Thanks to The WB, I always thought the way to meet guys was to not make eye contact, adopt a facial expression that was kind of sad and thoughtful – I would make my eyes all big and doe-eyed while sifting through Hoobastank CDs. All my teen fantasies involved meeting some cute floppy-haired boy at the mall, we would bond over our love of KROQ and Slurpies, and we would make out in the back near all the posters.

The only time anything remotely close to this happened was when I was a skate guard at the aforementioned ice arena, while wearing bad bangs and a huge yellow windbreaker, and this really cute punk kid followed me around the rink trying to get my number. I freaked out and just kept skating away from him. I spent most of my adolescence wishing someone would ask me out – when they did, I would yell “NO THANKS,” go home, and pout more. I think I had this very, very specific idea of who I wanted to fall in love with, but he was too busy snowboarding and letting more confident girls seduce him in refinished basements to notice me.

I filled out an application for FYE every week for a year – they just didn’t want to hire me. FYE was also where I learned the entire Marshall Mathers LP, word for word. In 2016, that translates to a lot of offensive fun at karaoke.

The Movie Theater

It was almost the end of my senior year and the farthest I had ever gotten was having someone touch my left boob ONLY, in someone’s attic while we watched MTV. I was too shy to make any move on anyone I actually liked because I thought I wasn’t cool enough, and so I just silently waited for someone to confess their undying love for me. I blame you, Molly Ringwald.

I was hanging out with a bunch of photo kids at the time, despite the fact that I had zero visual talent. I honestly would have dated any of them – they were all skinny and sarcastic with a love for emo music and obscure cartoons. But only one of them started IMing me really late at night – mostly mildly flirtatious, although there is one image of an erect penis covered in a gym sock that is unfortunately burned into my skull forever.

After weeks of this, passive-aggressive looks in photo class, his back to me in health, he asked if I wanted to see a movie. I think it was Sideways, that movie about wine with Paul Giamatti, but that might have been someone else. I could feel him breathing next to me. When the movie ended and we walked outside, it was late and freezing, and it had begun to snow big wet snowflakes everywhere. The parking lot was empty and speckled with snow banks higher than my expectations. We climbed to the top, no jackets, and laughed and stared at each other under the stars and cold and snow.

It was probably the most romantic moment that had happened to me up until that point, except it didn’t end in the kiss I wanted it to. We stared at each other for a stupidly long time, then climbed off the snow pile and he drove me home, our clothes soaking wet. An “I should have kissed you” IM afterwards was appreciated, but too little, too late. That kiss was left in the mall parking lot.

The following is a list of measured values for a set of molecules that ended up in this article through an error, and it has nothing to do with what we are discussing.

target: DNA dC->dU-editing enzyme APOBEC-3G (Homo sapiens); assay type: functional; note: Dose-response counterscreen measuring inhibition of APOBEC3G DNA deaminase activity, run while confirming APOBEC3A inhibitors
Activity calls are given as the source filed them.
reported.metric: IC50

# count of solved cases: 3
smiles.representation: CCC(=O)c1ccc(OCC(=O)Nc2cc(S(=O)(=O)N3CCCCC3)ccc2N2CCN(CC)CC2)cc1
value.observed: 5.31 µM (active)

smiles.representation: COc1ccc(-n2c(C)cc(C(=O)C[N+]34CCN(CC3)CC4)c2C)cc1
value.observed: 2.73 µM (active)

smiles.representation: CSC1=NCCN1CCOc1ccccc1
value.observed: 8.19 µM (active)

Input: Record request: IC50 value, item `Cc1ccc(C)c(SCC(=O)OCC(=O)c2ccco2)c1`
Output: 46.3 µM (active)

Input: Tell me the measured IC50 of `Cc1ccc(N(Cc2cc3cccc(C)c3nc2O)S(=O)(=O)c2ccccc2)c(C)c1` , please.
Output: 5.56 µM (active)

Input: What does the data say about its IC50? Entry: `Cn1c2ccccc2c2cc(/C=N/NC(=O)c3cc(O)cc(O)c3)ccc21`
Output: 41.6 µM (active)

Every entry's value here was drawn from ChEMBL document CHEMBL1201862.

Six years later, I would adopt a cat from him, so all was not completely lost.


Marc from the kitchen just proposed to me in front of everyone, sending his actual girlfriend Jenna into the women’s restroom hysterically crying. I was four years younger than them, and “cute jailbait,” according to Jenna.

“Don’t you know I’m dating James?” I rolled my eyes and looked at my French tipped nails. “He works at PacSun.” It was true – we had met at a random band practice, then reconnected on Myspace. Hostess at the mall’s Friendly’s Restaurant was my summer vacation job after my freshman year at a Catholic college. James and I would take lunches together, a dumb mall couple, me in an oversized blue polo and him in a Burton beanie in the middle of August. We would leave together, holding hands, and make out in my mom’s aboveground pool. It was a good summer.

When I left Friendly’s to go back to college, Marc gave me a dumb plastic ring from the arcade across the food court. “In case I don’t actually marry Jenna,” he said, as I snuck a spoonful of Vienna Mocha Chunk ice cream. I couldn’t wait to get out of there, escape the constant sexual harassment, the feel of grease in my hair, and that mall smell that follows you around. I kept the dumb ring for a while, though.

Last year, I walked into a dive bar in my hometown and Marc was bartending. I told him that he once proposed to me when we worked together at Friendly’s. “I don’t fucking know,” he growled. “That was a weird fucking time for me.”

Do you have any adolescent mall memories? Where did you spend your allowance?